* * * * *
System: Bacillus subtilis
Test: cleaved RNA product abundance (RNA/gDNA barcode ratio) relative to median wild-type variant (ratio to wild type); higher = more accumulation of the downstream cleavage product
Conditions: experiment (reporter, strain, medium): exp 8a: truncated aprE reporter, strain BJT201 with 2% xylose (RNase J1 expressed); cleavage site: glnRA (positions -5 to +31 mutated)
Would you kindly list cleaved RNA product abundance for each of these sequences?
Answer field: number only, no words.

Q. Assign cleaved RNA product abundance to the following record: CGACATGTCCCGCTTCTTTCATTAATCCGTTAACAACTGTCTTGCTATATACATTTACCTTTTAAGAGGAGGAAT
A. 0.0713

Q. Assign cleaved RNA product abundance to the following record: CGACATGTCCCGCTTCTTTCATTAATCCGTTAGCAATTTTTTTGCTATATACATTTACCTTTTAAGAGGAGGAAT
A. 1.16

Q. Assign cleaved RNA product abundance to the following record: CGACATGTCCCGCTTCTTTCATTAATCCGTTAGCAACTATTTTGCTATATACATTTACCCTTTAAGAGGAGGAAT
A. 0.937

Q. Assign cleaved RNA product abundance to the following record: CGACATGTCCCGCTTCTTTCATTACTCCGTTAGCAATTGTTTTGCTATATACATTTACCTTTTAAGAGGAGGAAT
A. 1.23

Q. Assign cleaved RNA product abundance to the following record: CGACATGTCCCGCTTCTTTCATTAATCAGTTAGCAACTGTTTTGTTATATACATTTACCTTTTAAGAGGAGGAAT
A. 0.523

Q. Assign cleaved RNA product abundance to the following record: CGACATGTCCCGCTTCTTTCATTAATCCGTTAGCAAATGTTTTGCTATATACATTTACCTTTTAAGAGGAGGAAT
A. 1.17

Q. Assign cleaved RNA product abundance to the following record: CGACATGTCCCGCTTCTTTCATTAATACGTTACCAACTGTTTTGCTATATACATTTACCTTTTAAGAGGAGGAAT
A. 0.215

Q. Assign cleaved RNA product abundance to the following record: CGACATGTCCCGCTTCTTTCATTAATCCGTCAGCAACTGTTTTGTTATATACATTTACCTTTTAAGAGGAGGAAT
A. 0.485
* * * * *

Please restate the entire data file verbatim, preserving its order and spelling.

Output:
System: Bacillus subtilis
Test: cleaved RNA product abundance (RNA/gDNA barcode ratio) relative to median wild-type variant (ratio to wild type); higher = more accumulation of the downstream cleavage product
Conditions: experiment (reporter, strain, medium): exp 8a: truncated aprE reporter, strain BJT201 with 2% xylose (RNase J1 expressed); cleavage site: glnRA (positions -5 to +31 mutated)
Would you kindly list cleaved RNA product abundance for each of these sequences?
Answer field: number only, no words.

Q. Assign cleaved RNA product abundance to the following record: CGACATGTCCCGCTTCTTTCATTAATCCGTTAACAACTGTCTTGCTATATACATTTACCTTTTAAGAGGAGGAAT
A. 0.0713

Q. Assign cleaved RNA product abundance to the following record: CGACATGTCCCGCTTCTTTCATTAATCCGTTAGCAATTTTTTTGCTATATACATTTACCTTTTAAGAGGAGGAAT
A. 1.16

Q. Assign cleaved RNA product abundance to the following record: CGACATGTCCCGCTTCTTTCATTAATCCGTTAGCAACTATTTTGCTATATACATTTACCCTTTAAGAGGAGGAAT
A. 0.937

Q. Assign cleaved RNA product abundance to the following record: CGACATGTCCCGCTTCTTTCATTACTCCGTTAGCAATTGTTTTGCTATATACATTTACCTTTTAAGAGGAGGAAT
A. 1.23

Q. Assign cleaved RNA product abundance to the following record: CGACATGTCCCGCTTCTTTCATTAATCAGTTAGCAACTGTTTTGTTATATACATTTACCTTTTAAGAGGAGGAAT
A. 0.523

Q. Assign cleaved RNA product abundance to the following record: CGACATGTCCCGCTTCTTTCATTAATCCGTTAGCAAATGTTTTGCTATATACATTTACCTTTTAAGAGGAGGAAT
A. 1.17

Q. Assign cleaved RNA product abundance to the following record: CGACATGTCCCGCTTCTTTCATTAATACGTTACCAACTGTTTTGCTATATACATTTACCTTTTAAGAGGAGGAAT
A. 0.215

Q. Assign cleaved RNA product abundance to the following record: CGACATGTCCCGCTTCTTTCATTAATCCGTCAGCAACTGTTTTGTTATATACATTTACCTTTTAAGAGGAGGAAT
A. 0.485